When you file a divorce, legal separation, or annulment case in Arizona, the law requires you to file a preliminary injunction. The law spells out exactly what must be in the preliminary injunction. The purpose of the preliminary injunction is to prevent either party from doing harmful things financially or health-wise.
The preliminary injunction prevents either party from transferring, concealing, selling, or disposing of community and joint property. But there are exceptions for things such as necessities of life, ordinary course of business, and legal fees. Also, these prohibitions in the preliminary injunction can be overcome by obtaining judicial permission or the consent of the other party.
The preliminary injunction also prohibits a party from molesting, harassing, disturbing the peace, or committing an assault or battery on the other party or the parties’ children. The preliminary injunction also prohibits you and the other party from removing the children from Arizona without the other party’s consent or the judge’s approval.
Another important protection found in the preliminary injunction is the prohibition on removing the other party or the child from insurance coverage, and it also requires that all existing coverage remain effect until the conclusion of the case.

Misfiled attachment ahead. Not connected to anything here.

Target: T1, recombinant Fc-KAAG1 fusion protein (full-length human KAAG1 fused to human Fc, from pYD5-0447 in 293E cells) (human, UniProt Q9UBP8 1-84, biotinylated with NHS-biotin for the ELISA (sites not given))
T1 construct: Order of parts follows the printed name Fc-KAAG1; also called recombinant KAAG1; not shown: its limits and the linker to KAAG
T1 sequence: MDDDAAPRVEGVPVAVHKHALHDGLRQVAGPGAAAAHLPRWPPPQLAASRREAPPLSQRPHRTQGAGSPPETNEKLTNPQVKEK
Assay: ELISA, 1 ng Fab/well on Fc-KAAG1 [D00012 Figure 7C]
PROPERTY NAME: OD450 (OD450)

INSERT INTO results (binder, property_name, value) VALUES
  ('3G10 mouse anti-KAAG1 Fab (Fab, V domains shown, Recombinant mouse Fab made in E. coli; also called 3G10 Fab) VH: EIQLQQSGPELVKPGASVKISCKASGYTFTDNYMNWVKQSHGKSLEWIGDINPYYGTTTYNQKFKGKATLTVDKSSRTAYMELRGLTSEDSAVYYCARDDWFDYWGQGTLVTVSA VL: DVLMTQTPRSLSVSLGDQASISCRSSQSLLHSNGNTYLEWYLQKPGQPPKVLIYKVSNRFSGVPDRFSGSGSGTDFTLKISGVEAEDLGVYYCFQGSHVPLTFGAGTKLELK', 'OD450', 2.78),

There is standard language that MUST go into the preliminary injunction. This language is a warning against doing the above-mentioned things and is worded plainly enough that a person should be unable to claim they didn’t understand what it means.
The preliminary injunction remains in effect throughout the entire case. It automatically ends when the case is finalized or dismissed.
If a party to a divorce, legal separation, or annulment case violates the preliminary injunction, the person can be arrested and charged with interference with judicial proceedings. The party who violated the preliminary injunction can also be held in contempt of court. And the party who violated the preliminary injunction can be the subject of any other available legal remedies, such as a civil lawsuit or other legal relief.
The preliminary injunction applies to the person who filed the case as soon as it is filed. The preliminary injunction applies to the non-filing party as soon as that party is properly served with the preliminary injunction.
If you are subject to a preliminary injunction, take it very seriously. If you suspect the other party is violating the preliminary injunction, call our office immediately for a consultation to determine how best to protect your interests.